In the 1996 amendments to the Safe Drinking Water Act (SDWA), Congress directed EPA to propose a new arsenic regulation by January 1, 2000 and to issue the final rule by January 1, 2001 (Congress subsequently extended the final rule date to June 22, 2001). EPA published the proposed rule for arsenic on June 22, 2000. The rule proposed an MCL of 5 µg/L for arsenic and EPA took comment on regulatory options of 3 µg/L (the feasible level), 10 µg/L and 20 µg/L. The 1996 amendments to SDWA added discretionary authority for the EPA Administrator to adjust the maximum contaminant level (MCL) if the benefits would not justify the costs (§1412(b)(6)). Today’s rule is important because it is the second drinking water regulation in which EPA will use the discretionary authority under §1412(b)(6) of SWDA. After careful consideration of the benefits and the costs, EPA has decided to set the drinking water standard for arsenic higher than the technically feasible level of 3 µg/L because EPA believes that the costs would not justify the benefits at this level. EPA believes that the final MCL of 10 µg/L maximizes health risk reduction at a cost justified by the benefits.”

November 10, 1998: Death by Arsenic; 2000: First Issue of Safedrinkingwater.com NEWS Published

Leasions on hands and feet showing arsenic toxicity

Leasions on hands and feet showing arsenic toxicity

November 10, 1998:  New York Times headline–Death by Arsenic: A Special Report.; New Bangladesh Disaster: Wells That Pump Poison. “Bangladesh is in the midst of what some experts say could be the biggest mass poisoning in history. Dangerous levels of arsenic have been found in the ground water, entering millions of people sip by sip as they drink from a vast system of tube wells. Most of these hand-operated pumps are 10 to 20 years old, about the same period it takes the arsenic to do its lethal work, killing with one of several cancers.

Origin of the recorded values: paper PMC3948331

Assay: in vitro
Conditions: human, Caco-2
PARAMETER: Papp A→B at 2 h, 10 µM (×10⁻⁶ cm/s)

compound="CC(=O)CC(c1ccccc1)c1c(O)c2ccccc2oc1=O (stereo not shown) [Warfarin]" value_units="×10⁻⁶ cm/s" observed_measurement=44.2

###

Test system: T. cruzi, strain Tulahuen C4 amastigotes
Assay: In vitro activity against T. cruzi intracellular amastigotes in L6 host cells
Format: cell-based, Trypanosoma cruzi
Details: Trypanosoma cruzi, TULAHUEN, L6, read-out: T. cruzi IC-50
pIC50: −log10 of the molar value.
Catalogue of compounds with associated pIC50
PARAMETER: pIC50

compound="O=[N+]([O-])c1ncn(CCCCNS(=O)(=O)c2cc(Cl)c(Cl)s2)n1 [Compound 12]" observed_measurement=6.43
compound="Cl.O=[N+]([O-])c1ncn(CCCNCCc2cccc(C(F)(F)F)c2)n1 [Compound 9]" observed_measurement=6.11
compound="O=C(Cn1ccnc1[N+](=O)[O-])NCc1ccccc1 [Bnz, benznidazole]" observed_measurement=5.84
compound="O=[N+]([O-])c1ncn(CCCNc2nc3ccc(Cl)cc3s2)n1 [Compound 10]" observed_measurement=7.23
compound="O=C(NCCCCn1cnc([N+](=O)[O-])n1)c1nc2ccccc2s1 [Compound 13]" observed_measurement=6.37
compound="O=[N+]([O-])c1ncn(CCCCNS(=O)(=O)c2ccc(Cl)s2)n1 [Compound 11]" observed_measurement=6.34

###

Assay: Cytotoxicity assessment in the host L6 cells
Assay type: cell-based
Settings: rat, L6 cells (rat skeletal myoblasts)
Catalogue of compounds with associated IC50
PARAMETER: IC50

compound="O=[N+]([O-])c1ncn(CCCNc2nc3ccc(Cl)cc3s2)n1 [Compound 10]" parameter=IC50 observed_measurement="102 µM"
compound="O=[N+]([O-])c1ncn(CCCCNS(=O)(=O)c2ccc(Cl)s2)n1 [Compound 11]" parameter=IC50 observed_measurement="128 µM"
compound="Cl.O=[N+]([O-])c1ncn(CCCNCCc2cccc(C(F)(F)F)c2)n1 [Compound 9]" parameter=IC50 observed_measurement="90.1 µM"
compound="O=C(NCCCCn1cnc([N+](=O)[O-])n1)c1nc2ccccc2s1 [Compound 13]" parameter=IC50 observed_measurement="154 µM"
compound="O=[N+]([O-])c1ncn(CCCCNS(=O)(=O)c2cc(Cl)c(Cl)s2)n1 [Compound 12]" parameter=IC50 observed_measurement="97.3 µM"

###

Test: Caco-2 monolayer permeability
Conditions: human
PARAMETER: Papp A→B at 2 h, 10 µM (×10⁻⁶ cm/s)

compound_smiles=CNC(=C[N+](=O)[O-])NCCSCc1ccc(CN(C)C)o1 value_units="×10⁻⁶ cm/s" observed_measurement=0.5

The unfolding crisis is the unintended consequence of a colossally successful safe-water program. For 25 years, the Government along with Unicef and other aid groups have weaned villagers from disease-carrying pond water and helped them to sink pipes into underground aquifers. Overlooked was the naturally occurring arsenic that tainted these subterranean sources.”

Commentary:  Calling this program “colossally successful” is a tragedy and wrong. In the future, this program will be viewed as one of the world’s greatest environmental disasters and failures of public policy.